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High-power, high-voltage pulse power: The basics

by Timo Stehmann4. June 2013 20:01
In some applications pulse power supplies need to handle very high currents (>10kA) and voltages (>30kV). For many decades the only devices that could come close to the required specifications were vacuum tubes. These vacuum tubes are highly specialised and were graced with their own name: Thyratrons (see image below). These are amazing devices, capable of handling very high pulse currents at mind-blowing speeds (<100ns). Since no silicon is involved, these devices are very robust but they have a limited life-time. In the early days the only alternative to thyratrons were spark gaps. Spark gaps, even today, are very fast (<50ns) and are able to handle very high voltages. Unfortunately, the life-time of spark gaps are even more limited than thyratrons. However, if you want to generate very fast pulses the quick and dirty way, then spark gaps are the way to go. In our modern commercial world thyratrons have been become out-dated for many reasons. There is the limited life-time for one and then there are the commercial restrictions. Thyratrons were/are used for nuclear weapons as well and using them in commercial devices can be troublesome. What are the alternatives? [More]

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Power electronics | Power supplies | Pulse power

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Common cause of EMI in power electronics - the diode

by Timo Stehmann7. May 2013 16:47
If you were involved in some power electronic project you probably got involved in a discussion about power MOSFET drivers. More specific the one statement: "Listen, don't use that driver. It always latches up and acts weird. Rather use this fancy opto-isolated driver." Yes, that stupid driver! Bad driver! Do what all professionals do and use that opto-isolated driver!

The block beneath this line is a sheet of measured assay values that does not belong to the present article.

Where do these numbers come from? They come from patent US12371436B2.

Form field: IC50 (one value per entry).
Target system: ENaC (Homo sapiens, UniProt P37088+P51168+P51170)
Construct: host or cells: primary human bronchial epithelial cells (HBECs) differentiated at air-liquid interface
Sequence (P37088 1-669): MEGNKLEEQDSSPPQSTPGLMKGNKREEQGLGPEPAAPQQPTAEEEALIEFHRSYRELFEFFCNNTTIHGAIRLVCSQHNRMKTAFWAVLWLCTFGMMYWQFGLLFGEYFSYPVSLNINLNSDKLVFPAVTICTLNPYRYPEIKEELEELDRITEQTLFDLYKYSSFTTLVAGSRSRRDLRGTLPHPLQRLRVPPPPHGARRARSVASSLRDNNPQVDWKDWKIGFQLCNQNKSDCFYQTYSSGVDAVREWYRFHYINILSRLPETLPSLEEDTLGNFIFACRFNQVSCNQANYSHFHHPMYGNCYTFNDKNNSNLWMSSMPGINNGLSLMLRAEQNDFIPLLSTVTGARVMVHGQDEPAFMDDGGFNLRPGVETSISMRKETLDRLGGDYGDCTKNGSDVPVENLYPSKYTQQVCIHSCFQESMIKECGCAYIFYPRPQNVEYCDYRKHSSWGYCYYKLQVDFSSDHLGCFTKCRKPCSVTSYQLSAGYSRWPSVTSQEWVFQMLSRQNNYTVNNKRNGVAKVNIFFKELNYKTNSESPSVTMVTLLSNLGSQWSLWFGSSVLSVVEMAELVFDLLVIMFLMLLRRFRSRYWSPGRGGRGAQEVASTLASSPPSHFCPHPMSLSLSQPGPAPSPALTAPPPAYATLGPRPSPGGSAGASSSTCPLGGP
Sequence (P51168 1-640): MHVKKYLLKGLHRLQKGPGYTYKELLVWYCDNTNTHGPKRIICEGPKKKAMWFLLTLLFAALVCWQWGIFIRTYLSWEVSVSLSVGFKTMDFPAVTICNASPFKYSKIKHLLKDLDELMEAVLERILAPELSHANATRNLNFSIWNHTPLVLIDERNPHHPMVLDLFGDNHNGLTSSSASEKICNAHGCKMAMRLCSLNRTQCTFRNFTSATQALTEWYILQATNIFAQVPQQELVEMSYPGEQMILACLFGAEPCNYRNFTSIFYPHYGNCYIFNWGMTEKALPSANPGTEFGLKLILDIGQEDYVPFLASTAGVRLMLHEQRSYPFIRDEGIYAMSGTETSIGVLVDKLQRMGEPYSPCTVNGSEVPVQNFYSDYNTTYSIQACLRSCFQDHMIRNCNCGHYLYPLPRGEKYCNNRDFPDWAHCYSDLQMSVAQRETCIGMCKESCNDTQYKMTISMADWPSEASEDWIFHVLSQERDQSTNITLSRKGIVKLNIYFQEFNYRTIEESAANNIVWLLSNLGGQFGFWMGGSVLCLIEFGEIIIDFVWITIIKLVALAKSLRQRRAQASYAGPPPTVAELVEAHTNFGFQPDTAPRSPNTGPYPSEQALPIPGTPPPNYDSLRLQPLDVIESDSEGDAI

I started becoming skeptical about this statement when one person mentioned an IR2102 as being one of those bad drivers. For those who don't know the driver: This is an International Rectifier high- and low-side driver rated for 600V. I never had problems with them. Why was it a problem now? The simple answer is that the latching drivers pointed out an inherent problem in the power supply. It was acting as a giant EMI emitter! Using fancy drivers just masked the problem. Sure, there are probably drivers out there that are too susceptible to EMI, but in general they are relatively robust. So, which component in a switch mode power supply can emit the most noise? The inductor? Maybe. The transformer? Mmmh, don't know. No, in many cases it is that reverse/free-wheeling diode! Yes, that one! More specifically the reverse recovery mechanism of the diode. [More]

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Power electronics

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